Words Hurt

sticks and stones may break my bones but words will never hurt me

I hate that saying because it’s so not true. Well, sure sticks and stones may break bones but words do hurt! I was just out enjoying my first bike ride of the season (I only made it 2.33 miles but for my first time out I think that’s fairly decent!)  when a car full of teenage boys drove by. One of them not so kindly yelled out the car window:

“hey lady, get your fat a** off that bike before you pop the tires!”

You know, I know I’m big – ok I know I’m fat. But good grief I don’t need other people, especially some young punk, telling me too. I have bad enough self-esteem issue as it is by my own negative self-talk. I tried to just shrug it off and not let it bother me but it made me cry. Thankfully I had sunglasses on so people I passed didn’t realize I was crying.

I so badly want to get to the point where I don’t care what people say about me. It stinks that my feelings get hurt so easily. And why do people think that (1) it’s ok to say rude things, (2) to put someone down that’s out there exercising?

This isn’t the first time I’ve had teens say something mean to me. It just makes me sad that I’m out there being active and that’s not good enough apparently. Our society is so focused on girls needing to be stick thin to be beautiful. I’ll never be stick thin – even in my skinniest days I was still a size 10/12. I am built with a large frame (I guess that’s how you say it) – I have very wide shoulders, wide hips, etc. I’m not built to be stick thin nor do I want to be like that.

Why can’t people understand that just because you’re a bigger person doesn’t mean you don’t enjoy exercising like taking walks or bike rides? I love riding my bike and taking walks. Is that such a bad thing? Apparently for these teen boys it was a bad thing 🙁


6 Responses to Words Hurt

  1. Rae Rae J says:

    I would like to be all “ignore those jerks” but its the very reason I stopped walking on our road last year and bought a treadmill. I know the feeling. 🙁

  2. Serena says:

    I’m so sorry to hear you had that experience. Only someone miserably unhappy himself would say something so nasty. I don’t know if that helps but I believe it’s true.

    Don’t give up!

  3. Eve says:

    Its really sad how rude the younger generation has become these days. When something like that happens to me, I put on my “I didn’t hear a thing” mode and just walk off. It’s whats on the inside that counts, its only shallow people-jerks- who focus on the outer appearance.Beauty is not about being thin, it’s simply being comfortable in your own skin. Thank you for sharing that sad experience. Keep writing:)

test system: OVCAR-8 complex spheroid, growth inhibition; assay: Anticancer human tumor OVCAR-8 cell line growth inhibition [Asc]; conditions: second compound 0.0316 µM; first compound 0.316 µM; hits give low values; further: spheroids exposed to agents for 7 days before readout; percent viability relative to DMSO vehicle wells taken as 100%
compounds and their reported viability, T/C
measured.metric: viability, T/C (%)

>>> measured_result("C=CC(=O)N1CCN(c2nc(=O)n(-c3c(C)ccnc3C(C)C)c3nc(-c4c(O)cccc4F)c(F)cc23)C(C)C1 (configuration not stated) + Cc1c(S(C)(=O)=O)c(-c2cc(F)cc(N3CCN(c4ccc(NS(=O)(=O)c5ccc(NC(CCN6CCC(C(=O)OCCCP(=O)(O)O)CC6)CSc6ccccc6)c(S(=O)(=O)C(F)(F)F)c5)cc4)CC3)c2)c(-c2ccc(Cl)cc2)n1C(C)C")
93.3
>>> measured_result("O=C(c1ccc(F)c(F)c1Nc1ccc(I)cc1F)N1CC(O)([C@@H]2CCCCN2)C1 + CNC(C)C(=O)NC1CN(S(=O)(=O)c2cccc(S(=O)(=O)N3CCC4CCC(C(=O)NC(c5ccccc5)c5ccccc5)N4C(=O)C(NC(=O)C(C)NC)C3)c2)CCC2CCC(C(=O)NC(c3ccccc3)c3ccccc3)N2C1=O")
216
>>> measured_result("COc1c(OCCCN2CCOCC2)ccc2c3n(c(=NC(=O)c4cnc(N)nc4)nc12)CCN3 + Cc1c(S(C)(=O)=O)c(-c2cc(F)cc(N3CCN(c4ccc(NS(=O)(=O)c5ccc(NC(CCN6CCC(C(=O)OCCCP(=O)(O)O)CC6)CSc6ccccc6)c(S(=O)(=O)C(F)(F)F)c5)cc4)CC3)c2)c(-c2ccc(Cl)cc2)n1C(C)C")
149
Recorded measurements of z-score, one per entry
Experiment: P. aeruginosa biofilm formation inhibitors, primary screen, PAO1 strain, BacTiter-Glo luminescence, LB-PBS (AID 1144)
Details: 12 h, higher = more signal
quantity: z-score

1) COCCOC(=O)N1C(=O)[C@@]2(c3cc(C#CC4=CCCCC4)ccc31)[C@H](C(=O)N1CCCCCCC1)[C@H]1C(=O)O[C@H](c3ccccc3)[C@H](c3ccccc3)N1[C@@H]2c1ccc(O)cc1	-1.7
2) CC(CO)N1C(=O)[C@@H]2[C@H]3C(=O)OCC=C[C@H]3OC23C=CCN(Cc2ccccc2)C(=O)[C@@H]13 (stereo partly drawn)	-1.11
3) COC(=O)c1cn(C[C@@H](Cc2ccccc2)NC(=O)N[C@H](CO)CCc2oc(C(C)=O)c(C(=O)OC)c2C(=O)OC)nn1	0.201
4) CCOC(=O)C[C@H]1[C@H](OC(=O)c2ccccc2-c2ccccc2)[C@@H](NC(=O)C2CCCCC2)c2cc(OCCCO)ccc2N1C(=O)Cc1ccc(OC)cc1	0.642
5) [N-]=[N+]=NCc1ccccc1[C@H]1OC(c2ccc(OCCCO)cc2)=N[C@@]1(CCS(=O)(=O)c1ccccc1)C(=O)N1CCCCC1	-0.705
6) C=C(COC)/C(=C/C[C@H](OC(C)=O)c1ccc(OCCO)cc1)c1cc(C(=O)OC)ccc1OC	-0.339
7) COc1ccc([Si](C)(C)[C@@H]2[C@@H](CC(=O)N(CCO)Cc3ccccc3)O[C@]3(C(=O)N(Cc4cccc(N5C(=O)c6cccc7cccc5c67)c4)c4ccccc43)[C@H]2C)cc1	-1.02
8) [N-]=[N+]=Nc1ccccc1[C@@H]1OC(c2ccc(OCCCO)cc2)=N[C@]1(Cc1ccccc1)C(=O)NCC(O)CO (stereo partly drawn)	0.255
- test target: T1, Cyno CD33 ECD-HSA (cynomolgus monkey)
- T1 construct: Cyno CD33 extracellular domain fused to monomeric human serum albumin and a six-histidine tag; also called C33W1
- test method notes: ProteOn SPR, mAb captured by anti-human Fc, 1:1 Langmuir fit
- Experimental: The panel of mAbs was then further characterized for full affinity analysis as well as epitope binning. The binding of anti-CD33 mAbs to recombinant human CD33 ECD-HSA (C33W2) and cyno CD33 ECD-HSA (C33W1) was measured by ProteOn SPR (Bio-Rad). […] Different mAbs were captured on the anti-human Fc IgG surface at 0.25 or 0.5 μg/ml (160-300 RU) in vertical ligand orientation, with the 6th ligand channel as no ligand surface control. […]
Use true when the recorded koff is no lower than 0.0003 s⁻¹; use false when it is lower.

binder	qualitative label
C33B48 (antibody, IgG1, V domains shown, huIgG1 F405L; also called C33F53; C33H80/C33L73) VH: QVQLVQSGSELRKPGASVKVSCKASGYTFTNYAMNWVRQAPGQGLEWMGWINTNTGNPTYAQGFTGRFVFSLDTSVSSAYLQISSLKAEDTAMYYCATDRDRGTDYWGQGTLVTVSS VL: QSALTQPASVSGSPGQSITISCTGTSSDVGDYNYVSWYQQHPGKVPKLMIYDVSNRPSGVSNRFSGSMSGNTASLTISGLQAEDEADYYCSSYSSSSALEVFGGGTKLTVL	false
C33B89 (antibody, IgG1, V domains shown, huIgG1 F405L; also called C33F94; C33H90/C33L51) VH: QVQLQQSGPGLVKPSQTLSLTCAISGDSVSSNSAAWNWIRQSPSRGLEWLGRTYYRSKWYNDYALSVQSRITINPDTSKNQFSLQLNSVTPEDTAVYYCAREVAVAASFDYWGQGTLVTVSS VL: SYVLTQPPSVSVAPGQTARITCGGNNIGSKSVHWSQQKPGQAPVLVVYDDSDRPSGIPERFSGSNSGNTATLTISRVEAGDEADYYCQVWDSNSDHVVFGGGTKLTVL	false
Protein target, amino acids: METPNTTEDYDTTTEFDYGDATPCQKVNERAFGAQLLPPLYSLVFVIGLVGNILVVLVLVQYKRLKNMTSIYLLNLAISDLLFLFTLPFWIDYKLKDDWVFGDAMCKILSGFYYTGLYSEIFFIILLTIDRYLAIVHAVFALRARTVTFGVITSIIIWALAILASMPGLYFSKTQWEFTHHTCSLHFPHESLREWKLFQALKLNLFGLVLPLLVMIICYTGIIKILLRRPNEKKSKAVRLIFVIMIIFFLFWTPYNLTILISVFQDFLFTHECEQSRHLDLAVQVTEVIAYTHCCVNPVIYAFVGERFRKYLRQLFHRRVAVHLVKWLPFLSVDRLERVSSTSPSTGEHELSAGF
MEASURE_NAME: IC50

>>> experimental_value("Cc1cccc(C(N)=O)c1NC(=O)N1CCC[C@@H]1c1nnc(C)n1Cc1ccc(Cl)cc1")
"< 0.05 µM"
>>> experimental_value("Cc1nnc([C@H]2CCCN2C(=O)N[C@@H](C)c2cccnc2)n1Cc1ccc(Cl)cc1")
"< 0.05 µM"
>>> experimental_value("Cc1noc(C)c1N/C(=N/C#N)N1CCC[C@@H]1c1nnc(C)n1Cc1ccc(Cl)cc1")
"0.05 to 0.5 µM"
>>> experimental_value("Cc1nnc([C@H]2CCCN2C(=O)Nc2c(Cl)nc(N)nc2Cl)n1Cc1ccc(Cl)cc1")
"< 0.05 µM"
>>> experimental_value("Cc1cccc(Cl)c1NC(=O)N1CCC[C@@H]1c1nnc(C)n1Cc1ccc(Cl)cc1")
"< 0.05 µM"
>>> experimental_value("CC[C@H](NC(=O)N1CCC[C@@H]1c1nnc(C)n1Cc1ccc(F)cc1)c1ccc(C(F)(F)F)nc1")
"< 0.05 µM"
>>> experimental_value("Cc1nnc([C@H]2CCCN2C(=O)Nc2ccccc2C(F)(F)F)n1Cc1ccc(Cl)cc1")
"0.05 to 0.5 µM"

4. Tish - Admin says:

    Thank you for your comments ladies. I need to learn to just let things like this roll off my back…easier said than done unfortunately. I just don’t understand how the teens today can be so awful. I’ve had several run-in’s with teens now that have said mean, hateful, hurtful things to me 🙁

  5. Dawn says:

    I had this happen too. I was out with my daughters walking to a football match and there were crowds of young men. We all reached a crossing on the road at the same time as a similarly fat woman as myself and the boy behind said loudly..Look at the state of those two, its disgusting. My youngest held my hand and squeezed it to encourage me and I cried knowing my daughters heard that nasty comment, and I was ashamed. One of the joys of being nearly at goal is to walk confidently though crowds of teenage boys knowing there are going to be no more fat comments. On the one hand, they are ignorant fools whose opinions dont matter but on the other hand, they do matter because they hurt but winning the diet war also beats the comments away and it feels great. You CAN do it

    • Tish - Admin says:

      Sorry to hear that happened to you Dawn but how sweet of your daughter to have picked up on you needing to know that it would be ok and squeezed your hand. congrats on being close to goal!